Writing and reproducing an open science paper

Components of a reproducible paper

Based on overview from Buckheit and Donoho 1995, Peng 2011, Rodríguez-Sánchez et al. 2016, and Marwick 2016:

  • text: textual (natural language) document describing the research
  • data: values of all variables (both original data and results)
  • code: machine readable instructions to get results from original data
  • versions: differences and updates of all versions over time

Based on lectures in this course:

  • text: background, methods, results, discussion, conclusion (PDF, HTML)
  • data: included directory or as links to established repositories (plain text, open formats)
  • specific code: scripts to perform analysis (Python, R, Bash, ...)
  • reusable code: methods as a general software or part of larger project (GRASS GIS, R, ...)
  • environment: details about all dependencies and the code (Docker, Vagrant, ...)
  • versions: revision control system and repository (Git, Subversion, ...)

For example, Buckheit and Donoho 1995 referring to Jon Claerbout of Stanford say about the importance of text versus code and environment the following:

An article about computational science in a scientific publication is not the scholarship itself, it is merely advertising of the scholarship. The actual scholarship is the complete software development environment and the complete set of instructions which generated the figures.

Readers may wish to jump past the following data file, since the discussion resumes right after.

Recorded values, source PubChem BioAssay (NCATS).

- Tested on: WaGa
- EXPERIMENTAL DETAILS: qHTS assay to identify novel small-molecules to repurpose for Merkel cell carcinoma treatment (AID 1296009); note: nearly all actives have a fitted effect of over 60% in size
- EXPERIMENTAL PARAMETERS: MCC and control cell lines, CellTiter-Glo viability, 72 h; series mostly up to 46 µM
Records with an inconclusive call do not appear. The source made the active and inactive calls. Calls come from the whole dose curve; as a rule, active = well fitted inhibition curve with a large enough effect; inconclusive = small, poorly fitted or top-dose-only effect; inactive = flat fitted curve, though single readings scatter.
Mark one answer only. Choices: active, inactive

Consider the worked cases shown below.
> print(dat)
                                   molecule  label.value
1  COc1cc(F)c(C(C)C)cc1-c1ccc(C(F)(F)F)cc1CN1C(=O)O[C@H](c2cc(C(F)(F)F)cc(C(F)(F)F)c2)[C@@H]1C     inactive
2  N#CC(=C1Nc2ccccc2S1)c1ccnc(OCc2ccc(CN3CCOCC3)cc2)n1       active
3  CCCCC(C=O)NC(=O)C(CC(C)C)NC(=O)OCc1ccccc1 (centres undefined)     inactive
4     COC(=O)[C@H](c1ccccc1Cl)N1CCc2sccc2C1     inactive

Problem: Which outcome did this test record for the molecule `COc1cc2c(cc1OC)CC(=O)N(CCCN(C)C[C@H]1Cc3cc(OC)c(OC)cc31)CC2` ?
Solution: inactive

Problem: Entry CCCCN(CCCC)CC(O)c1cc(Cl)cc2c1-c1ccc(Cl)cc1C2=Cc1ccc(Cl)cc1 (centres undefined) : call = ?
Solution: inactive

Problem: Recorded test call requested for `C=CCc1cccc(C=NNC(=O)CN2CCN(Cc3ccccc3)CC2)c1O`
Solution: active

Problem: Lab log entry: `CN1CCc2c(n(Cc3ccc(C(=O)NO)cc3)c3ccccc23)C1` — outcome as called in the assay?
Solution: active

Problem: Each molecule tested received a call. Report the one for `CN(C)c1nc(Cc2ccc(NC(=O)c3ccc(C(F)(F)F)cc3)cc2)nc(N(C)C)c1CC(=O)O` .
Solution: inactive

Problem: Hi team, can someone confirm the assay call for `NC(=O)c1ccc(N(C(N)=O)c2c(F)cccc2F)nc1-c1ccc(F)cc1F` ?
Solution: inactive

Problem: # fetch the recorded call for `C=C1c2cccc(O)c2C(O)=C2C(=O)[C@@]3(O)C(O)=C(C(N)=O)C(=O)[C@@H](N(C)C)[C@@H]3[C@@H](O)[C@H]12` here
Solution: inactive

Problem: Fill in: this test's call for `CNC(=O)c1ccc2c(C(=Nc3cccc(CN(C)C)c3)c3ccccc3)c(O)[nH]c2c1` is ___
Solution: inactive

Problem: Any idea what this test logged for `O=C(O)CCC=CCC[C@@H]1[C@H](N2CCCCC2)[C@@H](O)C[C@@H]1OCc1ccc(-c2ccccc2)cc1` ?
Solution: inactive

Resources

Slides

Videos

References

  • J. Buckheit and D. L. Donoho. Wavelets and Statistics, chapter Wavelab and reproducible research. Springer-Verlag, Berlin, New York, 1995.
  • Peng, R. D. (2011). Reproducible research in computational science. Science, 334(6060), 1226-1227. DOI: 10.1126/science.1213847
  • Rodríguez-Sánchez, F., Bartomeus, I., Varela, S., Pérez-Luque, A.J., Ciencia reproducible: qué, por qué, cómo. Ecosistemas [en linea] 2016, 25 (Mayo-Agosto) [Fecha de consulta: 4 de abril de 2017] Disponible en:<http://www.redalyc.org/articulo.oa?id=54046745011> ISSN 1132-6344
  • Marwick, B. (2016). Computational reproducibility in archaeological research: basic principles and a case study of their implementation. Journal of Archaeological Method and Theory, 1-27. DOI: 10.1007/s10816-015-9272-9

Assignment

Try to reproduce the following paper:

Report on how that went and how far did you get. Based on the last lecture, identify what may prevent others from reproducing the results of this paper and based on the whole class, identify what may prevent others from reusing methods and code presented in the paper. Consider how that may work in the future and consider also different potential audiences.